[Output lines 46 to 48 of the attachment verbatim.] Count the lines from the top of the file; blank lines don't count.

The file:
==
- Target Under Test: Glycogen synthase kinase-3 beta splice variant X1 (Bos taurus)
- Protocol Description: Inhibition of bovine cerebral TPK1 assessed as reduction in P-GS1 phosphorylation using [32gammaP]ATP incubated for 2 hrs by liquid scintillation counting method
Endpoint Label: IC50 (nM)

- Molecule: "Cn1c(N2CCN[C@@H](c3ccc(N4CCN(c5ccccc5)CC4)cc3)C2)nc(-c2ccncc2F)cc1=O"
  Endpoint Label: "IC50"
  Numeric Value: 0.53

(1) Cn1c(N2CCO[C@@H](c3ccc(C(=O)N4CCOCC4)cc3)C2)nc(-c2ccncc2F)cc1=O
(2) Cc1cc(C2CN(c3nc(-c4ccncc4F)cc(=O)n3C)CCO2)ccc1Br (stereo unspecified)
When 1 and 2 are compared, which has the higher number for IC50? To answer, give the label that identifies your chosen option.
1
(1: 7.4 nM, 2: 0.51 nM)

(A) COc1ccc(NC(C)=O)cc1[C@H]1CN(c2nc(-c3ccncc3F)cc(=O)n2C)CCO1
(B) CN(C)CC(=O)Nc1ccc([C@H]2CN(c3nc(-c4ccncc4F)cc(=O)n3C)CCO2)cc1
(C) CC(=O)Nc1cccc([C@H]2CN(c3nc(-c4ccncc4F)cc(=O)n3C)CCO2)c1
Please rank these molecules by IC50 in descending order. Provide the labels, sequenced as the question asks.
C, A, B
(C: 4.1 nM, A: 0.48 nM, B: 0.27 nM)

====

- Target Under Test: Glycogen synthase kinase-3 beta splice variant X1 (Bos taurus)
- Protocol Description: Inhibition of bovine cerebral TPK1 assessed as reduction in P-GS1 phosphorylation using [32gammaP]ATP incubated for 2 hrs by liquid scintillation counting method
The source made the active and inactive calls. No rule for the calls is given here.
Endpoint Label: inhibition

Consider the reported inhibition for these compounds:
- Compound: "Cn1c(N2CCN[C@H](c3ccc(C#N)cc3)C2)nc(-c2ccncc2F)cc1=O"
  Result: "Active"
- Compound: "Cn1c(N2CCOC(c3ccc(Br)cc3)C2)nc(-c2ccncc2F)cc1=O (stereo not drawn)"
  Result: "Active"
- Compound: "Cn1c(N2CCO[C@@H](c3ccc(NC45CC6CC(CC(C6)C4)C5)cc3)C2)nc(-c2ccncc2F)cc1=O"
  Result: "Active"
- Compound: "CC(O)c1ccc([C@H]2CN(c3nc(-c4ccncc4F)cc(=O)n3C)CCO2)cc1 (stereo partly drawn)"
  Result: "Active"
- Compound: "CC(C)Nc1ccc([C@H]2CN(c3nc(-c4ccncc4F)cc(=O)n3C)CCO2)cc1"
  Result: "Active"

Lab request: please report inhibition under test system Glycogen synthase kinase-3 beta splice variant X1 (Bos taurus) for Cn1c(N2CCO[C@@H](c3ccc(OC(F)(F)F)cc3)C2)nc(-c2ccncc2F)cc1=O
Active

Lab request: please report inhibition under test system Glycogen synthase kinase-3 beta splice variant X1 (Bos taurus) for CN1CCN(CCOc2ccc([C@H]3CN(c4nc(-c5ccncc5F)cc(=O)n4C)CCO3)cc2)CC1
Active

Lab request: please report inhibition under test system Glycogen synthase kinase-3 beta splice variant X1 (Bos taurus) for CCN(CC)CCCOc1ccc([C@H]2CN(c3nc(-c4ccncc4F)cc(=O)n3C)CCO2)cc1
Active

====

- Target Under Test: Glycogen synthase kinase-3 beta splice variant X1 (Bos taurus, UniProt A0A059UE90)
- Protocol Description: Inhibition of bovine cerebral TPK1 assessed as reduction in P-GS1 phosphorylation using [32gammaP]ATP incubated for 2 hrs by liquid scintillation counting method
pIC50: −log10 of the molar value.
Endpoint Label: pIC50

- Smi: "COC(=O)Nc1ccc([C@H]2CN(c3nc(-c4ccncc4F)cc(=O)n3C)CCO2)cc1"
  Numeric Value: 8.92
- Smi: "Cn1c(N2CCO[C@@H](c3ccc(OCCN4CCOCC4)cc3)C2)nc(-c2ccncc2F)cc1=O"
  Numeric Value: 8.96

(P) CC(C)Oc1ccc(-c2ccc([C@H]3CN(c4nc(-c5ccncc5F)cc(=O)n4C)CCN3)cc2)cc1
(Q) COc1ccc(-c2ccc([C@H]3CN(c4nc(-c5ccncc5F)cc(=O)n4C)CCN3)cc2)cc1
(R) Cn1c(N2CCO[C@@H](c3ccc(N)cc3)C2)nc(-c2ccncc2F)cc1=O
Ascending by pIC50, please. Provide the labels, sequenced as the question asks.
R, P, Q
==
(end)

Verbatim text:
  Numeric Value: 8.92
- Smi: "Cn1c(N2CCO[C@@H](c3ccc(OCCN4CCOCC4)cc3)C2)nc(-c2ccncc2F)cc1=O"
  Numeric Value: 8.96